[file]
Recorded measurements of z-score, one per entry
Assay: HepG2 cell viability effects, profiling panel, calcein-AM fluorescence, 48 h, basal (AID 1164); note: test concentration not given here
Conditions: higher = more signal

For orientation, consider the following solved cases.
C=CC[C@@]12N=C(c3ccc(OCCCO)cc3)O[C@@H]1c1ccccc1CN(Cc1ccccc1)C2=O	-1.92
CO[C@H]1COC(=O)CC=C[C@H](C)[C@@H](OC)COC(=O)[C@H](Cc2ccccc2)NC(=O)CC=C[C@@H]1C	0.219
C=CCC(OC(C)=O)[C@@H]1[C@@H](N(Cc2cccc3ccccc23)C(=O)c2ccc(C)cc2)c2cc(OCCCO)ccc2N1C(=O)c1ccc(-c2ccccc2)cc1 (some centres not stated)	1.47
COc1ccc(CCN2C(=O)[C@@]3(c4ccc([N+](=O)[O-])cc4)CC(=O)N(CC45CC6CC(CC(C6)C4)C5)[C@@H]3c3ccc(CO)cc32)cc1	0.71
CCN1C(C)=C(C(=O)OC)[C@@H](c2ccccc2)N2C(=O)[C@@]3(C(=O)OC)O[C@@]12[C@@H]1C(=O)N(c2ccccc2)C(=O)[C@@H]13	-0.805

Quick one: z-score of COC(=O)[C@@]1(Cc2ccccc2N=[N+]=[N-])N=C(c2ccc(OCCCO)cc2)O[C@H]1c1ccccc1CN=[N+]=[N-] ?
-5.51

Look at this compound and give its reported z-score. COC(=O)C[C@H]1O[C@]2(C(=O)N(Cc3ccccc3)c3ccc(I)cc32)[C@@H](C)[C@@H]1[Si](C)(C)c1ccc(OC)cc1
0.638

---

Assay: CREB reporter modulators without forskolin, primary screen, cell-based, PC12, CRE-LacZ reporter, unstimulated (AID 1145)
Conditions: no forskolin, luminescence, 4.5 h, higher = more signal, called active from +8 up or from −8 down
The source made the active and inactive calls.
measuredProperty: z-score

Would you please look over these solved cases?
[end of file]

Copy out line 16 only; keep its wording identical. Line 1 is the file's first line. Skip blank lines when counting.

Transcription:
Conditions: no forskolin, luminescence, 4.5 h, higher = more signal, called active from +8 up or from −8 down